The first section, ‘Data distribution in a triad’, of Part VIIIa listed some of the quantitative methods for comparison of story data in triads, including confidence regions, point-counting of clusters, and smooth contouring. The last of these uses kernel density estimation (KDE) to calculate a probability density function (PDF) for the data. This statistical alphabet […]
Comments Off on Statistics in the Triad, Part VIIIb: Binning, or Where the Data Are actually Concentrated Continue Reading...This post is a cautionary tale — a warning buoy, if you will — about a widely-used method to aggregate and smooth data. The caution applies only to SenseMaker projects, which use ternary plots (triads) for both data collection and display, in particular those projects which yield high concentrations of data points near vertices. For […]
Comments Off on Statistics in the Triad, Part VIIIa: Smoothing, or Where the Data Are not Concentrated Continue Reading...Note: If you landed here by searching on “datasaurus” (± “dozen”) and have no idea what SenseMaker is, you can jump to the graphical results. In an earlier post in this series, Part III: Random Data, I showed an example of a SenseMaker triad, with data clustered near vertices, along edges, and in the center; […]
Comments Off on Statistics in the Triad, Part VII: Mapping The Datasaurus Dozen Continue Reading...If you had asked me a year ago to identify the primary unit of observation in a SenseMaker project, I would have said, without much hesitation, it’s the story, of course. When I started writing Part IV in this series on Confidence Regions, however, I had to revisit that question. I knew what was typically […]
Comments Off on Statistics in the Triad, Part VI: The Story as Unit of Observation Continue Reading...Here’s one of those articles that I carry around, bound to me by neural Velcro, stored in Instapaper, and gestating in background mode: When Correlation Is Not Causation, But Something Much More Screwy. It’s a 2012 guest piece in The Atlantic by UCLA sociology professor Gabriel Rossman, merging two 2010 posts from his blog, Code […]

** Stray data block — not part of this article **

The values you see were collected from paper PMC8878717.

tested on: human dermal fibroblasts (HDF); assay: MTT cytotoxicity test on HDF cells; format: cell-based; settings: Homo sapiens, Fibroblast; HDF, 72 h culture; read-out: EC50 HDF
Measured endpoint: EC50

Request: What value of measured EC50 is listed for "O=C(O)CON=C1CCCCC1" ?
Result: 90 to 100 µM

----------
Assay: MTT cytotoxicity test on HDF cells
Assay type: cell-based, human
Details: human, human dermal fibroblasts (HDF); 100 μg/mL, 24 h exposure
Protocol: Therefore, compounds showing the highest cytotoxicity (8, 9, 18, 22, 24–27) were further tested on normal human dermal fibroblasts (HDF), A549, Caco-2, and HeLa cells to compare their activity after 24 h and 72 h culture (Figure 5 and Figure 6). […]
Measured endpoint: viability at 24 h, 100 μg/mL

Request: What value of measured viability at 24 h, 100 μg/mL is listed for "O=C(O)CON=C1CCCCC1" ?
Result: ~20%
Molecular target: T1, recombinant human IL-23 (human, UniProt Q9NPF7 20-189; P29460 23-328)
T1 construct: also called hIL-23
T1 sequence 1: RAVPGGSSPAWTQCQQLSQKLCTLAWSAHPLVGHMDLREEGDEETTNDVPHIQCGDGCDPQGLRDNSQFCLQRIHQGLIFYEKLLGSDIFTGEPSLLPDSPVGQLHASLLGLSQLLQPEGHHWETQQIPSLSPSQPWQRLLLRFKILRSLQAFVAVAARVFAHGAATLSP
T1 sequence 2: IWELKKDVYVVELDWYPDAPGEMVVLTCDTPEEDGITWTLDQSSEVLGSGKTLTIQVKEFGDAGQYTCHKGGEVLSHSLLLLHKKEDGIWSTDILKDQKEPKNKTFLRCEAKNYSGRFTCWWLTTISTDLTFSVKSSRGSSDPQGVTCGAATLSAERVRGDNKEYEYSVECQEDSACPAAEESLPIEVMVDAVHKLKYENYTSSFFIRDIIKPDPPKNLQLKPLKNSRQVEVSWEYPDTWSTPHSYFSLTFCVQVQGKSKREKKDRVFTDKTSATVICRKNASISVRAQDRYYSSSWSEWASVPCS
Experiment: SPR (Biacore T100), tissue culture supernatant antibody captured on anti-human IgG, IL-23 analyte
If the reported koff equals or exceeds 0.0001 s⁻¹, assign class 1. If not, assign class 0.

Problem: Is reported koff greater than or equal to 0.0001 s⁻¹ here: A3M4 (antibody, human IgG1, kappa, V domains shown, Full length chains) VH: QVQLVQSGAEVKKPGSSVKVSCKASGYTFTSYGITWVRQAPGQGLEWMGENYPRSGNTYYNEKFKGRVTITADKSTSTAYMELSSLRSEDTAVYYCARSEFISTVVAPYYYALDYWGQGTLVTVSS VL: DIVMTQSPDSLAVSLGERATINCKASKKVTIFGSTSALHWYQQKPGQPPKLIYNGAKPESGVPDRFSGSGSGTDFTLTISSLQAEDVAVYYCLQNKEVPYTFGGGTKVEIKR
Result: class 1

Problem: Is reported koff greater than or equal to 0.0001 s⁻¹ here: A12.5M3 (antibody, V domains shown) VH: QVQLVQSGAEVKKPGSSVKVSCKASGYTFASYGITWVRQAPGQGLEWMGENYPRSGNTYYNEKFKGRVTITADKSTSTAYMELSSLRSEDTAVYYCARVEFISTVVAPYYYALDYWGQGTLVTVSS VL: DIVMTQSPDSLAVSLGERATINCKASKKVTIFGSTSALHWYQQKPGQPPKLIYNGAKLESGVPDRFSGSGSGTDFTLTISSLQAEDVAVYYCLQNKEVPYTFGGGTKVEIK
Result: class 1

Comments Off on Statistics in the Triad, Part V: Closure and Causal Structure Continue Reading...When we compare two (or more) groups of data on almost any kind of graphical presentation — histogram, box plot, x-y grid, time series, rose diagram, whatever — a near-universal question arises: Are the groups significantly different? The familiar answer is given by error bars or confidence intervals in x-y plots or bar charts, assuming an appropriate statistical model, for example […]
Comments Off on Statistics in the Triad, Part IV: Confidence Regions Continue Reading...Story data in a SenseMaker triad tend to cluster in one of seven locations — the three vertices, the midpoints of the three edges, and the center. It’s also common to find “stringers” between the center and one or more of the other six loci (i.e., along the altitudes of the triangle); there are generally […]
Comments Off on Statistics in the Triad, Part III: Random Data Continue Reading...This post is a continuation of Statistics in the Triad, Part I: Geometric Mean. The two are meant to be read sequentially, since the mathematical elements of the first are an important and inescapable prerequisite for the second. If you already have a working knowledge of the geometric mean, however, and how its use differs […]
Comments Off on Statistics in the Triad, Part II: Log-Ratio Transformation Continue Reading...The ternary plot, better known in the Cogniverse as a triad, is familiar to users of SenseMaker as a tool for both data collection and data display. Its three vertices usually denote potential attributes, among which respondents can choose in any proportions, to amplify or augment their responses or reactions to some prompt about which […]
Comments Off on Statistics in the Triad, Part I: Geometric Mean Continue Reading...In my last post, I gave you a couple of triads and dyads to play with. Part of how I analyze story data is to see if there are statistical differences based on how respondents answer multi-choice questions (e.g., How common is this story?) and demographics (e.g., Primary geographic region where you work). In the […]
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